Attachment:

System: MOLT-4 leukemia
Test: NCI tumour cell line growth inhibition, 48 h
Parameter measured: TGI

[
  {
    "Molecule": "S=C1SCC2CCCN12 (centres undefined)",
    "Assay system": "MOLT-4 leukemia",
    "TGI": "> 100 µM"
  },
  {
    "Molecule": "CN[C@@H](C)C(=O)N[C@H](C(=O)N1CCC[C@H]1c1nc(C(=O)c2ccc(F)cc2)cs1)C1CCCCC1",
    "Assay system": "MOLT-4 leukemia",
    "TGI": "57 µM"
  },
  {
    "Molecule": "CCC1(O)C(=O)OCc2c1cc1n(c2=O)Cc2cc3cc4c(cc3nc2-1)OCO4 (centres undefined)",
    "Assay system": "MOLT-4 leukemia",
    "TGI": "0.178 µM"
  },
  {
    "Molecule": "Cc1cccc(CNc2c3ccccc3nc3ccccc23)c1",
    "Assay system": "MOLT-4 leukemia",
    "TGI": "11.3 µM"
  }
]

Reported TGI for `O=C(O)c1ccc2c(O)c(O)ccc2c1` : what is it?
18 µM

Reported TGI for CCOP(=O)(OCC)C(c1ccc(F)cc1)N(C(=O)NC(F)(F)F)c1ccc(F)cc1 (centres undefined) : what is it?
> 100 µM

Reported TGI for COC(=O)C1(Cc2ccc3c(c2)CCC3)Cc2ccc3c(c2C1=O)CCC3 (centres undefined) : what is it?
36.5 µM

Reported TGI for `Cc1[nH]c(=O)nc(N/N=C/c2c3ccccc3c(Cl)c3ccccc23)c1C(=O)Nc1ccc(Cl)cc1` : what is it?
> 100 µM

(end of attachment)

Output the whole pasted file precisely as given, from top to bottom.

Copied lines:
System: MOLT-4 leukemia
Test: NCI tumour cell line growth inhibition, 48 h
Parameter measured: TGI

[
  {
    "Molecule": "S=C1SCC2CCCN12 (centres undefined)",
    "Assay system": "MOLT-4 leukemia",
    "TGI": "> 100 µM"
  },
  {
    "Molecule": "CN[C@@H](C)C(=O)N[C@H](C(=O)N1CCC[C@H]1c1nc(C(=O)c2ccc(F)cc2)cs1)C1CCCCC1",
    "Assay system": "MOLT-4 leukemia",
    "TGI": "57 µM"
  },
  {
    "Molecule": "CCC1(O)C(=O)OCc2c1cc1n(c2=O)Cc2cc3cc4c(cc3nc2-1)OCO4 (centres undefined)",
    "Assay system": "MOLT-4 leukemia",
    "TGI": "0.178 µM"
  },
  {
    "Molecule": "Cc1cccc(CNc2c3ccccc3nc3ccccc23)c1",
    "Assay system": "MOLT-4 leukemia",
    "TGI": "11.3 µM"
  }
]

Reported TGI for `O=C(O)c1ccc2c(O)c(O)ccc2c1` : what is it?
18 µM

Reported TGI for CCOP(=O)(OCC)C(c1ccc(F)cc1)N(C(=O)NC(F)(F)F)c1ccc(F)cc1 (centres undefined) : what is it?
> 100 µM

Reported TGI for COC(=O)C1(Cc2ccc3c(c2)CCC3)Cc2ccc3c(c2C1=O)CCC3 (centres undefined) : what is it?
36.5 µM

Reported TGI for `Cc1[nH]c(=O)nc(N/N=C/c2c3ccccc3c(Cl)c3ccccc23)c1C(=O)Nc1ccc(Cl)cc1` : what is it?
> 100 µM